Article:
There was a time when the read aloud was as firmly entrenched in the daily routine of school as going to lunch. Teachers read aloud to their students with the regularity of school bells announcing the beginning of a new day. No one questioned the practice — what could possibly be wrong with something so sensible, so enjoyable, something so thoroughly satisfying as reading aloud to students? Who would dare question the motives of a teacher sitting at the front of a room on a tall stool, holding an open book while captivating the full attention of an entire classroom of children? And think of it, all this with nothing more than the human voice and well-crafted language.

Yet as I work in schools around the country, teachers report feeling they don't have time for the read aloud in their increasingly busy days. They report feeling they can hardly justify time spent reading to children, and that to do so makes them feel subversive. How very sad that something so pure, something so very simple has become suspect. How very sad that we have reached a point in schooling where as teachers we feel we must justify our every decision, even the most basic, commonsense decisions about taking time to read aloud to children. So I invite you to join me in an effort to reclaim read aloud for our students and, yes, even for ourselves. Let's reinvent this tried-and-true practice, this commonsense standard in the education of our children. Let's reclaim this sensible source of endless inspiration. Let's reinvigorate this trusted means of investing in the minds of our students and opening their lives to a world beyond their own imaginations. Let's re-envision read aloud as a respected means of instruction. Let's make every read aloud intentional.

Read-aloud experiences in our classrooms:

  • Serve as a foundation of a solid, thoughtful language and literacy program
  • Support content in every subject area by building background knowledge that supports inquiry
  • Nourish the intellect (listening comprehension is built through daily experiences hearing texts read aloud, participating in discussions of those texts, and making connections with those texts)
  • Demonstrate thinking as we and our students share personal connections, make connections to other texts, take in new information, and adjust personal views
  • Expand vocabulary and create sensitivity to language
  • Provide exposure to text structures, helping our students understand the difference between nonfiction and fiction, poetry and prose
  • Provide a demonstration of phrased, fluent reading, showing the function of tone, intensity, pacing, and mood
  • Create a literary community in the classroom where a pool of shared meanings and a common language can develop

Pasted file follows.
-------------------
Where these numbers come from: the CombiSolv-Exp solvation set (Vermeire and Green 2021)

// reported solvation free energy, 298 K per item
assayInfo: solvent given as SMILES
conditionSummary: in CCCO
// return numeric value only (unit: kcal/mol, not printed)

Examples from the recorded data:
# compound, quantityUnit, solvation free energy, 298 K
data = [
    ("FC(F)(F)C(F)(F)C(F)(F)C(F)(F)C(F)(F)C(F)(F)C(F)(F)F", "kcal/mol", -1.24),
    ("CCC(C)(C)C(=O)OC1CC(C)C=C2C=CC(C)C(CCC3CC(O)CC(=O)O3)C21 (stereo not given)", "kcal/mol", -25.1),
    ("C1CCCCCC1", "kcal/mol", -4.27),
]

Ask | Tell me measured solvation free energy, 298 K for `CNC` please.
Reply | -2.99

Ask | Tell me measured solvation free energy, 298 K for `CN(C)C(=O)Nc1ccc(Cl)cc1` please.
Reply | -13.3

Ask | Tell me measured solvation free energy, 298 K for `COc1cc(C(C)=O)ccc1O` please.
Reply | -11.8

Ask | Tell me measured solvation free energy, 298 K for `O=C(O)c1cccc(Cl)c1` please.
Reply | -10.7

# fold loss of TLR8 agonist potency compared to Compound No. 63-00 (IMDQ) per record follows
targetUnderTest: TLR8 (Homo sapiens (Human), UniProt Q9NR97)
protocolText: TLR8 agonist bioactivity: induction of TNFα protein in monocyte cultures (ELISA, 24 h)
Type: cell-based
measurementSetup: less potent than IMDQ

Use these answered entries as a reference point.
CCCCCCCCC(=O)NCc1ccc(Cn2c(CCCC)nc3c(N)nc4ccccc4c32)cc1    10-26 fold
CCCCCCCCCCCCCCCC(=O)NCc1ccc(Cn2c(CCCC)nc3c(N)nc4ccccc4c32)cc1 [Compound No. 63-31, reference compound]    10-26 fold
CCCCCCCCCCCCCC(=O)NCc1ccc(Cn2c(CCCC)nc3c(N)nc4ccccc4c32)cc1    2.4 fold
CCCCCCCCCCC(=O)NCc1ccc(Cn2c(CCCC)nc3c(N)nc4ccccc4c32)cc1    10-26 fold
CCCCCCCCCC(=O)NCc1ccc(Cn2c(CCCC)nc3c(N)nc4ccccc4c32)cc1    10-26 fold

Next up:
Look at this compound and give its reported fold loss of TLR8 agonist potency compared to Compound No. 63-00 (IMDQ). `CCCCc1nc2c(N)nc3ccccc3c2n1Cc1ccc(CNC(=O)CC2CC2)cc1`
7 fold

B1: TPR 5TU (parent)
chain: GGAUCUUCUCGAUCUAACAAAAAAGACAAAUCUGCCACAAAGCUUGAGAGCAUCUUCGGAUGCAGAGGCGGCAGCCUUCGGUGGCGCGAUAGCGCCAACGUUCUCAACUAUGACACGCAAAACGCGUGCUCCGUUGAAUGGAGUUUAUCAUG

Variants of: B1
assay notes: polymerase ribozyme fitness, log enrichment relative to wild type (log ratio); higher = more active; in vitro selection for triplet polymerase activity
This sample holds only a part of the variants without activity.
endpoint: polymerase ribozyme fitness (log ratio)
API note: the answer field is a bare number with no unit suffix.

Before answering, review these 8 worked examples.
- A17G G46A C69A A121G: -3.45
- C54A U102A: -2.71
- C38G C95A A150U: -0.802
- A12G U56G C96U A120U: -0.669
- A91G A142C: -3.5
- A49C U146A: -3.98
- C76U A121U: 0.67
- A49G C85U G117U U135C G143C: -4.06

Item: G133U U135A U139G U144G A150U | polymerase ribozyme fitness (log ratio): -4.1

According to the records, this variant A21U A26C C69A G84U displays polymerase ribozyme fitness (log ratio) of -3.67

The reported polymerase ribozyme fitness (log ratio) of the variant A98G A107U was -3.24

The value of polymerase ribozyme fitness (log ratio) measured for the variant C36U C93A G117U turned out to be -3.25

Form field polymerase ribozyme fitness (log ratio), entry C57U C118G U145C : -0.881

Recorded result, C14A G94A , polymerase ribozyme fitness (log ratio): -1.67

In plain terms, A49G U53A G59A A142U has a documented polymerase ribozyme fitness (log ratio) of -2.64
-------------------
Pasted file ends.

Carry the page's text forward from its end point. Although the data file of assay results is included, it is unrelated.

• Expand children's literary knowledge by developing their understanding of plot, character, themes, and setting
  • Build a repertoire of genres, favorite authors, and favorite illustrators
  • Expand our students' notions of writer's craft

To make the read aloud intentional I believe that we must be as thoughtful in our planning as we are when selecting manipulatives for mathematics or when establishing the flow of a classroom. We must select the books we will read with the same care we take in designing centers or in setting up a science lab. We must be as diligent in considering our reasons for reading aloud as we are in selecting the focus of a mini-lesson in reading and writing workshops. In short, we must pay careful attention to our intentions for the read aloud. So why do we read aloud to our students? What are our expectations for the experience? What result or product do we hope for? How will our students be different for living through these experiences with us? Are we hoping to motivate them to explore a topic or genre? Are we inviting them to meet a new author or illustrator? Are we leading them to compare the organizational framework of this story with a favorite known by all? Are we simply reading today for some future benefit, investing the time now to connect future instruction later? Are we reading to introduce specific vocabulary that will be essential in understanding the concepts for a unit of study in a subject area? Are we reading to contrast the multiple meanings of troublesome words? Are we reading to raise awareness of a targeted issue? Are we reading to model a specific reading strategy or skill? Are we reading to draw them in, to lure them into wanting to read more for themselves? Are we reading to bank images and language we will draw upon in an upcoming study?

As I see it, all these intentions can be easily grouped under three broad reasons for reading aloud. We make read aloud intentional when we purposely select texts and times with the intent to inspire, invest, or instruct.


This article is excerpted from Unwrapping the Read Aloud: Making Every Read Aloud Intentional and Instructional by Lester L. Laminack.